- Stretch again and staple the bottom two corners.
- Staple all the way along each side at intervals of 1″ to 2″, stretching gently and carefully as you go.
- Apply some wood glue along the hessian where you have stapled it and allow to dry. (Use enough to soak through the material to the wood beneath)
- Pin and glue some thin battening inside the box as supports for the frame (see illustration).
- Drill two holes in each side of the box and screw the frame in securely. If you find the hessian is too tight and is pulling the frame inwards, more screws from the sides should straighten it up.
- You can make these look a bit nicer with some plastic screw caps that fit into cross headed screws. Available from all good hardware stores.
Mounting the Panels
You could just screw them to the wall but it’s advisable to mount them at least 2″ from the wall as they will work much better. To do this I fixed some angle brackets onto a piece of batten along the back of the absorber. This is fixed about 6″ from the top of the panel, glued to the back and screwed into the sides. I then bent over the ends of the brackets with a pair of pliers to hook over some battening on the wall. This has a couple of bits of smaller battening glued on top as lips for the brackets to hang on. My walls were brick, but if you have a stud wall you will need to find a timber stud to screw into or use plenty of plasterboard fixings.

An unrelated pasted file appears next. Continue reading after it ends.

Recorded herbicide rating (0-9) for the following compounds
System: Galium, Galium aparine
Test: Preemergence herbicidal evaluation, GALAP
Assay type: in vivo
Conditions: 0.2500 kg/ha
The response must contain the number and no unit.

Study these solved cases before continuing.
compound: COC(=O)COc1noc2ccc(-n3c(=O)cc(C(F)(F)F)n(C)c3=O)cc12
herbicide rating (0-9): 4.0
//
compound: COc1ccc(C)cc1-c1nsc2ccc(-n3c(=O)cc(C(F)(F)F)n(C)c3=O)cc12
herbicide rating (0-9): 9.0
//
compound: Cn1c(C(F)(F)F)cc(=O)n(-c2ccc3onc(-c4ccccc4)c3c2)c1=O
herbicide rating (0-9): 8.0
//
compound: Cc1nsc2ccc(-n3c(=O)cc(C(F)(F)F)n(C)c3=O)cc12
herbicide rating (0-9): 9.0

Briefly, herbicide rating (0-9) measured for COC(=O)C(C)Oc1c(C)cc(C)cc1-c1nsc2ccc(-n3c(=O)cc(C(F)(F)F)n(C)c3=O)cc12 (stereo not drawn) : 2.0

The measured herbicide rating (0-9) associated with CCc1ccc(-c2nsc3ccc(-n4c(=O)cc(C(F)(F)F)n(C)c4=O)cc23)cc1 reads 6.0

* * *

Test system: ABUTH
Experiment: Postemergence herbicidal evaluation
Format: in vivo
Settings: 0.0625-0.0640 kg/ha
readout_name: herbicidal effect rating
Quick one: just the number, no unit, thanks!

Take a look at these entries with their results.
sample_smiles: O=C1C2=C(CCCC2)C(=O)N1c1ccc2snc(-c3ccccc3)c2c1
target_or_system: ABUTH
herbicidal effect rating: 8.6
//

I then put another batten at the bottom of the panel and used a piece of 2″ wood as a spacer which does not support, it just holds the panel away from the wall. Mounting the ceiling panels was a bit tricky as you must find a joist to screw into, I wouldn’t trust a plasterboard fixing on a ceiling – if you do on your own head be it. I used a hook in each corner and some strong link chain. The panels above the mixing desk are angled slightly upwards towards the middle of the ceiling, and have some extra rockwool and batting laid on top for extra absorption. The mobile high frequency absorber: To be continued…(Bass traps and diffusion panels).